Thank you for your confidence and thoughts that Dr. Baer and I should’ve been on this show, we truly do appreciate all of your compliments. I believe The United States of Tara show was already in the making before we were known. Switching Time was published last October, 2007 by Random House. Sure, it would’ve been nice to have a show about us, but most important is to bring awareness of the illness of MPD/DID.

I am glad to hear you changed your mind about Dr. Baer as you read on. We have shared an amazing journey bound by trust and respect.

Karen

Karen answers Marcella

Comment by Marcella on January 20, 2009 2:25 pm

Hi Karen,Perfect answer to the question about Tara’s legs on the IMDb. It puzzled me. I picked up your book yesterday and started reading it late. What a tormented life you had, even your relationship with your therapist wasn’t all that great. I am half way through the book and felt concern for you. I never felt this way while reading a book knowing the end is clear that the patient is alive. Knowing the ending is a relief. Hearing your wise and thoughtful answers has me wondering if your therapist is still there for you. If not, shame on him! Can’t wait to finish the book. Need to put it aside for today, it’s I-Day.  Is it possible to add your answer about the legs here in your column?

You go girl!

Marcella

LA   

Dear Marcella,

Actually, Tara not feeling her legs to be her own could come from the “switching” of her alters. It’s an interesting part of being a multiple. When a switch occurs it takes a few minutes to recoup. When there is an alter change not only is there a change in personality, there is a change in posture, walking, mannerisms… simply as each of us is different, each alter is, too.

Maybe this will be discussed on a future episode of The United States of Tara.  It happens, and has happened to me, too.  One of my alters was paralyzed with leg pain from the weight of my abusers; there were many times when “Julie” came out and I couldn’t walk, felt paralyzed, and the pain was unbearable.  It took awhile after Julie’s switch before all the right feelings in my legs came back. Patience and faith that I would be normal again was a must during these times.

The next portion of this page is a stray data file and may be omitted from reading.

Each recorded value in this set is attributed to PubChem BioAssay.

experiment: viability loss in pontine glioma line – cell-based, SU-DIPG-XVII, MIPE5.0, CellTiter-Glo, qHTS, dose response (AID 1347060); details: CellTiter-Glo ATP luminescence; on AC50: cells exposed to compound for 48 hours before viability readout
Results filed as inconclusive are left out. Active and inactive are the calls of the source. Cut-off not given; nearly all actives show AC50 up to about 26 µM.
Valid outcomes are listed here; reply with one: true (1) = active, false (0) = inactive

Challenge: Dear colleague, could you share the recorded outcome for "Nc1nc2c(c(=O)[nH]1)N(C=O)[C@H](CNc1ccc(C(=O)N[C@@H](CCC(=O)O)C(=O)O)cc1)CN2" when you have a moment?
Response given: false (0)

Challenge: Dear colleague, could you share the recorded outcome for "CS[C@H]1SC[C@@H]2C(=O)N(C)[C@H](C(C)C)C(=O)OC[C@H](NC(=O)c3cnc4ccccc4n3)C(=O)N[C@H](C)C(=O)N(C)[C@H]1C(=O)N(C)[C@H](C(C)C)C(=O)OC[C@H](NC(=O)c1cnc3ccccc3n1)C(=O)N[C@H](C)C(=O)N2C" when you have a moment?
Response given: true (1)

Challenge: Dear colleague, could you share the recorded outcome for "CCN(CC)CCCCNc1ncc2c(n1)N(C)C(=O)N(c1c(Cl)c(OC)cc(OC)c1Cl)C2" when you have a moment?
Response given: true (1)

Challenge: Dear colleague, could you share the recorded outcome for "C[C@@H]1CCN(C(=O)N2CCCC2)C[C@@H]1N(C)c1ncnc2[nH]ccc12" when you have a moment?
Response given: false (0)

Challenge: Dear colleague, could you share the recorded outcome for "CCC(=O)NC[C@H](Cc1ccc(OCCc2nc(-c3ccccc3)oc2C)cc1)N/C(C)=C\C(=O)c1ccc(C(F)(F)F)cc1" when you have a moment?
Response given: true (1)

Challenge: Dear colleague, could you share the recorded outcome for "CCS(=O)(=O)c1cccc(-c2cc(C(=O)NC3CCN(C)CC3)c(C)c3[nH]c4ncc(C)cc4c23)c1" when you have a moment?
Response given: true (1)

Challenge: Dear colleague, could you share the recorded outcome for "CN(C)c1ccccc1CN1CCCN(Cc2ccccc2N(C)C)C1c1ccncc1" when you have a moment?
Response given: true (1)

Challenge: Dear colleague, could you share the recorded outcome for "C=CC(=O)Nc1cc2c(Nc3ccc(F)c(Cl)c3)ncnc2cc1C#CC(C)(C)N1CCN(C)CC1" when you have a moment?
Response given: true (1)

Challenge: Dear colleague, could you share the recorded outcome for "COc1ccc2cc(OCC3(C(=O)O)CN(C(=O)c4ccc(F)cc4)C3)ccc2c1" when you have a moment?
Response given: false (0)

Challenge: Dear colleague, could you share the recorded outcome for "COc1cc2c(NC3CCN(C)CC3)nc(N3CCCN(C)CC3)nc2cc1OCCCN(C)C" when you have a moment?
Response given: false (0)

Regarding my relationship with Dr. Baer, he is no longer my therapist.  We do talk, however, and visit together.  I do miss our previous therapeutic relationship, because sometimes I feel I still need it.  But I’m trying to move on as best I can.

Thank you for all your compliments.

Karen

Karen answers V

Comment by V on January 20, 2009 1:13 am

Hey K,

Great answers on TUSoT board! I ordered your book after reading your comments. I’m impressed! What an honor for a real person who actually suffered from, as you say, multiplicity to share your personal thoughts on a show. A comedy show, no less? Your added information has been of great help.

Don’t get upset with the naysayers, they’re ignorant. A show like this was needed. My beef with it is it should be yours. Richard Baer is an amazing therapist to have dealt with you. I doubt I could treat you? If you walked through my door, seriously, I would’ve sent you off to someone else. Yes, I am a counselor, never had a patient like you, and hope not to. At least not until I have more knowledge. I am privileged to learn from Switching Time. I am in the process of adding a few classes to my list in hope to better understand all psychological illness’. Switching Time, TUSoT has sparked interest and I’m going for it.

Great Job! Richard Baer and Karen Overhill, what an accomplishment!

V

Dear V,

Thank you so much for all of your compliments!  Dr. Baer and I truly appreciate hearing your thoughts on Switching Time and my comments. I am not offended by those who criticize or disbelieve in the illness MPD/DID; it’s just their own personal opinions.  I refuse to get angry over ignorance.  I know first hand the truth about surviving multiplicity.  Sure, it would’ve been nice if my story was chosen for this show, however, my story is real, non-fiction, and The United States of Tara is fiction.

I agree, Richard Baer was an amazing therapist, however, he also had a tough time treating me. I am lucky to have found him. As a therapist yourself, it’s important for me to share that when treating someone like me, there’s never a dull moment, but although it’s exhausting and time consuming, it can possibly be one of the most rewarding experiences of your career.  MPD is rare, and not many therapists come across a patient who had suffered so horrifically that she needed to create alters to survive.  Good therapists are always needed.

Please have patience in your continued studies.  In reading Switching Time you have already gained more knowledge than Richard Baer had before I walked into his office. That is one reason we decided to share our journey.  Sure, it was difficult for both of us, but I am very grateful Dr. Baer didn’t chase me out of his office or hand me off to someone else.

I wish you all the best!

Karen